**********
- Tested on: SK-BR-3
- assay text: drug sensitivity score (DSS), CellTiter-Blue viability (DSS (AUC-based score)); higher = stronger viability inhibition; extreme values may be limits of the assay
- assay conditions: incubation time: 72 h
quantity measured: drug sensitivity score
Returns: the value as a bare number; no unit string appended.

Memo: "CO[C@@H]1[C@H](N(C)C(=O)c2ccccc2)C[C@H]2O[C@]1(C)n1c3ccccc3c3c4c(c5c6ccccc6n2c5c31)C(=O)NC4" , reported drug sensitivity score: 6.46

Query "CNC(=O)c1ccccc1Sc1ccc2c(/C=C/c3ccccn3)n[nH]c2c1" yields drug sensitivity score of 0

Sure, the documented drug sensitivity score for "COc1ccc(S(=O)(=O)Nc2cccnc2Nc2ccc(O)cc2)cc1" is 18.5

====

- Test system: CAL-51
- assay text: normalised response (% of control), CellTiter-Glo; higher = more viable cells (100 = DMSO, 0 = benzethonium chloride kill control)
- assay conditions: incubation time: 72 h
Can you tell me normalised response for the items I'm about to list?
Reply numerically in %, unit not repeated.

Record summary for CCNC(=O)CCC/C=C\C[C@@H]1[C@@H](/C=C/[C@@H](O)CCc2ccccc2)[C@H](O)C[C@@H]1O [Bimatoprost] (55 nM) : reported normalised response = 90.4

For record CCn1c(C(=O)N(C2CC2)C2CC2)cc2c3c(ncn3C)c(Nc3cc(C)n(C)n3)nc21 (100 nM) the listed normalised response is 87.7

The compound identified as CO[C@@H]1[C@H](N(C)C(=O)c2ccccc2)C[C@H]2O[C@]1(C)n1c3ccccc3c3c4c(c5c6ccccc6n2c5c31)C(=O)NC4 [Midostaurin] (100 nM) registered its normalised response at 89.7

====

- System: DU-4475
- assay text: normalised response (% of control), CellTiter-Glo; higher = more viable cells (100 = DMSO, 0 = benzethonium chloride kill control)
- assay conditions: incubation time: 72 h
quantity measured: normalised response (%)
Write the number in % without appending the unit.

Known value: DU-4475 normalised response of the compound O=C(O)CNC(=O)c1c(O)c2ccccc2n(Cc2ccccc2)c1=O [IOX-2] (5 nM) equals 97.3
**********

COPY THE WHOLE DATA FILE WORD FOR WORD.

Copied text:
- Tested on: SK-BR-3
- assay text: drug sensitivity score (DSS), CellTiter-Blue viability (DSS (AUC-based score)); higher = stronger viability inhibition; extreme values may be limits of the assay
- assay conditions: incubation time: 72 h
quantity measured: drug sensitivity score
Returns: the value as a bare number; no unit string appended.

Memo: "CO[C@@H]1[C@H](N(C)C(=O)c2ccccc2)C[C@H]2O[C@]1(C)n1c3ccccc3c3c4c(c5c6ccccc6n2c5c31)C(=O)NC4" , reported drug sensitivity score: 6.46

Query "CNC(=O)c1ccccc1Sc1ccc2c(/C=C/c3ccccn3)n[nH]c2c1" yields drug sensitivity score of 0

Sure, the documented drug sensitivity score for "COc1ccc(S(=O)(=O)Nc2cccnc2Nc2ccc(O)cc2)cc1" is 18.5

====

- Test system: CAL-51
- assay text: normalised response (% of control), CellTiter-Glo; higher = more viable cells (100 = DMSO, 0 = benzethonium chloride kill control)
- assay conditions: incubation time: 72 h
Can you tell me normalised response for the items I'm about to list?
Reply numerically in %, unit not repeated.

Record summary for CCNC(=O)CCC/C=C\C[C@@H]1[C@@H](/C=C/[C@@H](O)CCc2ccccc2)[C@H](O)C[C@@H]1O [Bimatoprost] (55 nM) : reported normalised response = 90.4

For record CCn1c(C(=O)N(C2CC2)C2CC2)cc2c3c(ncn3C)c(Nc3cc(C)n(C)n3)nc21 (100 nM) the listed normalised response is 87.7

The compound identified as CO[C@@H]1[C@H](N(C)C(=O)c2ccccc2)C[C@H]2O[C@]1(C)n1c3ccccc3c3c4c(c5c6ccccc6n2c5c31)C(=O)NC4 [Midostaurin] (100 nM) registered its normalised response at 89.7

====

- System: DU-4475
- assay text: normalised response (% of control), CellTiter-Glo; higher = more viable cells (100 = DMSO, 0 = benzethonium chloride kill control)
- assay conditions: incubation time: 72 h
quantity measured: normalised response (%)
Write the number in % without appending the unit.

Known value: DU-4475 normalised response of the compound O=C(O)CNC(=O)c1c(O)c2ccccc2n(Cc2ccccc2)c1=O [IOX-2] (5 nM) equals 97.3